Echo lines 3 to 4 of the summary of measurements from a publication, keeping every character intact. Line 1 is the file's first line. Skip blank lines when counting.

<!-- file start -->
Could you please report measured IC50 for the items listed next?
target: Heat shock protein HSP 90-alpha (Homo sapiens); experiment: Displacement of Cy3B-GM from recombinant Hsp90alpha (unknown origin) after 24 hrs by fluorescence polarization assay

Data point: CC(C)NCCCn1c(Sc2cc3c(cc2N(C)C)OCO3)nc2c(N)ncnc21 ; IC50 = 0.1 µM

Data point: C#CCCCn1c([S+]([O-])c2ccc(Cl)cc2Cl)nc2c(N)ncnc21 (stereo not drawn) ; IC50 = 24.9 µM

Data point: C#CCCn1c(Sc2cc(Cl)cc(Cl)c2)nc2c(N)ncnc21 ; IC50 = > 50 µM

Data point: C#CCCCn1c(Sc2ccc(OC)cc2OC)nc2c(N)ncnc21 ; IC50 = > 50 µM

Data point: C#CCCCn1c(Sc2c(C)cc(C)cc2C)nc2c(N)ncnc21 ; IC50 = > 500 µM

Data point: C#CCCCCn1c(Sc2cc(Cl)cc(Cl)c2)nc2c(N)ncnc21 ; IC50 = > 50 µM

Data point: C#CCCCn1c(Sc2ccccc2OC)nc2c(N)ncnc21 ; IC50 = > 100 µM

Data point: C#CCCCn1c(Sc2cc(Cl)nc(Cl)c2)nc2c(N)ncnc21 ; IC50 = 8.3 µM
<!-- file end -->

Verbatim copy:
Data point: CC(C)NCCCn1c(Sc2cc3c(cc2N(C)C)OCO3)nc2c(N)ncnc21 ; IC50 = 0.1 µM

Data point: C#CCCCn1c([S+]([O-])c2ccc(Cl)cc2Cl)nc2c(N)ncnc21 (stereo not drawn) ; IC50 = 24.9 µM